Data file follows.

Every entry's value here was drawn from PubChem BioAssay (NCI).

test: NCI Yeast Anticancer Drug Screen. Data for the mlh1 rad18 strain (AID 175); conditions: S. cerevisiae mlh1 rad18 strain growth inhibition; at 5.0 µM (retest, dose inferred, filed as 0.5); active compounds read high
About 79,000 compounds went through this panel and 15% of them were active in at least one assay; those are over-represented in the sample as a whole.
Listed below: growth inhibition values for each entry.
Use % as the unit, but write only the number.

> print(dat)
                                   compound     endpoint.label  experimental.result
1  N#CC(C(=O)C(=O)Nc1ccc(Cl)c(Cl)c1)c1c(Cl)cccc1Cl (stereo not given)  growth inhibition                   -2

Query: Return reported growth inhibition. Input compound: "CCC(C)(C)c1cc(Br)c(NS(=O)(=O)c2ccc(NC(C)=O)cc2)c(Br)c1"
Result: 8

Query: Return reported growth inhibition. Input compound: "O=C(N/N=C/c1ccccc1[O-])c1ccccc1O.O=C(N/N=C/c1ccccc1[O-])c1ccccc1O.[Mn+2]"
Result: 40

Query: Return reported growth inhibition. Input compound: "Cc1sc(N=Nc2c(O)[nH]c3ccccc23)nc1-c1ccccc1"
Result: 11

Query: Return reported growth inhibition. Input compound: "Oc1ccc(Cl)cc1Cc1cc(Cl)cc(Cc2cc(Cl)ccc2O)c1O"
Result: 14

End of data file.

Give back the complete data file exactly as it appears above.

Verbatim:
Every entry's value here was drawn from PubChem BioAssay (NCI).

test: NCI Yeast Anticancer Drug Screen. Data for the mlh1 rad18 strain (AID 175); conditions: S. cerevisiae mlh1 rad18 strain growth inhibition; at 5.0 µM (retest, dose inferred, filed as 0.5); active compounds read high
About 79,000 compounds went through this panel and 15% of them were active in at least one assay; those are over-represented in the sample as a whole.
Listed below: growth inhibition values for each entry.
Use % as the unit, but write only the number.

> print(dat)
                                   compound     endpoint.label  experimental.result
1  N#CC(C(=O)C(=O)Nc1ccc(Cl)c(Cl)c1)c1c(Cl)cccc1Cl (stereo not given)  growth inhibition                   -2

Query: Return reported growth inhibition. Input compound: "CCC(C)(C)c1cc(Br)c(NS(=O)(=O)c2ccc(NC(C)=O)cc2)c(Br)c1"
Result: 8

Query: Return reported growth inhibition. Input compound: "O=C(N/N=C/c1ccccc1[O-])c1ccccc1O.O=C(N/N=C/c1ccccc1[O-])c1ccccc1O.[Mn+2]"
Result: 40

Query: Return reported growth inhibition. Input compound: "Cc1sc(N=Nc2c(O)[nH]c3ccccc23)nc1-c1ccccc1"
Result: 11

Query: Return reported growth inhibition. Input compound: "Oc1ccc(Cl)cc1Cc1cc(Cl)cc(Cc2cc(Cl)ccc2O)c1O"
Result: 14